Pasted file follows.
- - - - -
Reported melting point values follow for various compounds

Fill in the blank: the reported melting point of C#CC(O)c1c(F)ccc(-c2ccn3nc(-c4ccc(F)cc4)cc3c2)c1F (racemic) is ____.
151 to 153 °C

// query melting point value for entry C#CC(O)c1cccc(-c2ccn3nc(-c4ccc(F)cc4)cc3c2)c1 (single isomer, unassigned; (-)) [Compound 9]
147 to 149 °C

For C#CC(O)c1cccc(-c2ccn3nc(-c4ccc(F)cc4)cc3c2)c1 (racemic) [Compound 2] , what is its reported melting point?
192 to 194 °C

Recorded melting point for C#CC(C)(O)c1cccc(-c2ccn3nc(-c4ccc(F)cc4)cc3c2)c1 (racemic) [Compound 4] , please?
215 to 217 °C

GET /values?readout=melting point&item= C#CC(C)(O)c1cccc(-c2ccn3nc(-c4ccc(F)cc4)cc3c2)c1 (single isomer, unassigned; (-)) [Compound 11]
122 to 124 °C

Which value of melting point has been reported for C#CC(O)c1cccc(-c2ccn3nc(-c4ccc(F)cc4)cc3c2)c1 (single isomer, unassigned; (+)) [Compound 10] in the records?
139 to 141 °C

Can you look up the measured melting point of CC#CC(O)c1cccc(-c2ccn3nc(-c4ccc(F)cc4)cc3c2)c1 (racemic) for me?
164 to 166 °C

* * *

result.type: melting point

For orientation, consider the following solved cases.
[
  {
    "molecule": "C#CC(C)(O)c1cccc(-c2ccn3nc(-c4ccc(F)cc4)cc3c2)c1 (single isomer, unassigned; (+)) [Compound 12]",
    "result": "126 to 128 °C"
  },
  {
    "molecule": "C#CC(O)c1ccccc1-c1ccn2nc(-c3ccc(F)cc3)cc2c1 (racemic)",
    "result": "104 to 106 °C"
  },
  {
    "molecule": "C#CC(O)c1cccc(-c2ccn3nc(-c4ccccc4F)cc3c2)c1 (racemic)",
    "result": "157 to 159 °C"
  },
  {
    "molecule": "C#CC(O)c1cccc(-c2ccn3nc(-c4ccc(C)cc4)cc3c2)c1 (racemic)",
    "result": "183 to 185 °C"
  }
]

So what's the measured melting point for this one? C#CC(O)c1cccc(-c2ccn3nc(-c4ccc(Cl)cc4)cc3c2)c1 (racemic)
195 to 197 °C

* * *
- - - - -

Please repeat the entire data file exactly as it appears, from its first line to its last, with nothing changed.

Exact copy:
Reported melting point values follow for various compounds

Fill in the blank: the reported melting point of C#CC(O)c1c(F)ccc(-c2ccn3nc(-c4ccc(F)cc4)cc3c2)c1F (racemic) is ____.
151 to 153 °C

// query melting point value for entry C#CC(O)c1cccc(-c2ccn3nc(-c4ccc(F)cc4)cc3c2)c1 (single isomer, unassigned; (-)) [Compound 9]
147 to 149 °C

For C#CC(O)c1cccc(-c2ccn3nc(-c4ccc(F)cc4)cc3c2)c1 (racemic) [Compound 2] , what is its reported melting point?
192 to 194 °C

Recorded melting point for C#CC(C)(O)c1cccc(-c2ccn3nc(-c4ccc(F)cc4)cc3c2)c1 (racemic) [Compound 4] , please?
215 to 217 °C

GET /values?readout=melting point&item= C#CC(C)(O)c1cccc(-c2ccn3nc(-c4ccc(F)cc4)cc3c2)c1 (single isomer, unassigned; (-)) [Compound 11]
122 to 124 °C

Which value of melting point has been reported for C#CC(O)c1cccc(-c2ccn3nc(-c4ccc(F)cc4)cc3c2)c1 (single isomer, unassigned; (+)) [Compound 10] in the records?
139 to 141 °C

Can you look up the measured melting point of CC#CC(O)c1cccc(-c2ccn3nc(-c4ccc(F)cc4)cc3c2)c1 (racemic) for me?
164 to 166 °C

* * *

result.type: melting point

For orientation, consider the following solved cases.
[
  {
    "molecule": "C#CC(C)(O)c1cccc(-c2ccn3nc(-c4ccc(F)cc4)cc3c2)c1 (single isomer, unassigned; (+)) [Compound 12]",
    "result": "126 to 128 °C"
  },
  {
    "molecule": "C#CC(O)c1ccccc1-c1ccn2nc(-c3ccc(F)cc3)cc2c1 (racemic)",
    "result": "104 to 106 °C"
  },
  {
    "molecule": "C#CC(O)c1cccc(-c2ccn3nc(-c4ccccc4F)cc3c2)c1 (racemic)",
    "result": "157 to 159 °C"
  },
  {
    "molecule": "C#CC(O)c1cccc(-c2ccn3nc(-c4ccc(C)cc4)cc3c2)c1 (racemic)",
    "result": "183 to 185 °C"
  }
]

So what's the measured melting point for this one? C#CC(O)c1cccc(-c2ccn3nc(-c4ccc(Cl)cc4)cc3c2)c1 (racemic)
195 to 197 °C

* * *